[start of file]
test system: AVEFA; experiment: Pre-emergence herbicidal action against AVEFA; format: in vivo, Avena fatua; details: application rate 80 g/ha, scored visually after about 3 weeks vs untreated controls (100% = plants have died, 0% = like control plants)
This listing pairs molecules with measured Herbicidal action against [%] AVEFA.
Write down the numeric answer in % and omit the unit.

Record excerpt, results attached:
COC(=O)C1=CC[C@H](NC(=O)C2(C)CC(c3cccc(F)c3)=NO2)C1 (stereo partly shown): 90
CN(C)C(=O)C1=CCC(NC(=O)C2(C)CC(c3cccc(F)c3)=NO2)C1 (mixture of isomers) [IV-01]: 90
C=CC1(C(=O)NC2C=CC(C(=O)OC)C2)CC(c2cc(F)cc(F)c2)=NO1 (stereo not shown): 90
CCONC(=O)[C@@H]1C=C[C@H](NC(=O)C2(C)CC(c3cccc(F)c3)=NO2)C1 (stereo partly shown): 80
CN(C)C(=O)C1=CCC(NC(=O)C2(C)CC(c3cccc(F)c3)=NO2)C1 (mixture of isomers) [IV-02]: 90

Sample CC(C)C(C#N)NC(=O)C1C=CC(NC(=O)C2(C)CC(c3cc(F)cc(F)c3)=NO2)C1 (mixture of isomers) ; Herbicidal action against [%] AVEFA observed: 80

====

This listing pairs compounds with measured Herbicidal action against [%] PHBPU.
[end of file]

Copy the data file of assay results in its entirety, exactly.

test system: AVEFA; experiment: Pre-emergence herbicidal action against AVEFA; format: in vivo, Avena fatua; details: application rate 80 g/ha, scored visually after about 3 weeks vs untreated controls (100% = plants have died, 0% = like control plants)
This listing pairs molecules with measured Herbicidal action against [%] AVEFA.
Write down the numeric answer in % and omit the unit.

Record excerpt, results attached:
COC(=O)C1=CC[C@H](NC(=O)C2(C)CC(c3cccc(F)c3)=NO2)C1 (stereo partly shown): 90
CN(C)C(=O)C1=CCC(NC(=O)C2(C)CC(c3cccc(F)c3)=NO2)C1 (mixture of isomers) [IV-01]: 90
C=CC1(C(=O)NC2C=CC(C(=O)OC)C2)CC(c2cc(F)cc(F)c2)=NO1 (stereo not shown): 90
CCONC(=O)[C@@H]1C=C[C@H](NC(=O)C2(C)CC(c3cccc(F)c3)=NO2)C1 (stereo partly shown): 80
CN(C)C(=O)C1=CCC(NC(=O)C2(C)CC(c3cccc(F)c3)=NO2)C1 (mixture of isomers) [IV-02]: 90

Sample CC(C)C(C#N)NC(=O)C1C=CC(NC(=O)C2(C)CC(c3cc(F)cc(F)c3)=NO2)C1 (mixture of isomers) ; Herbicidal action against [%] AVEFA observed: 80

====

This listing pairs compounds with measured Herbicidal action against [%] PHBPU.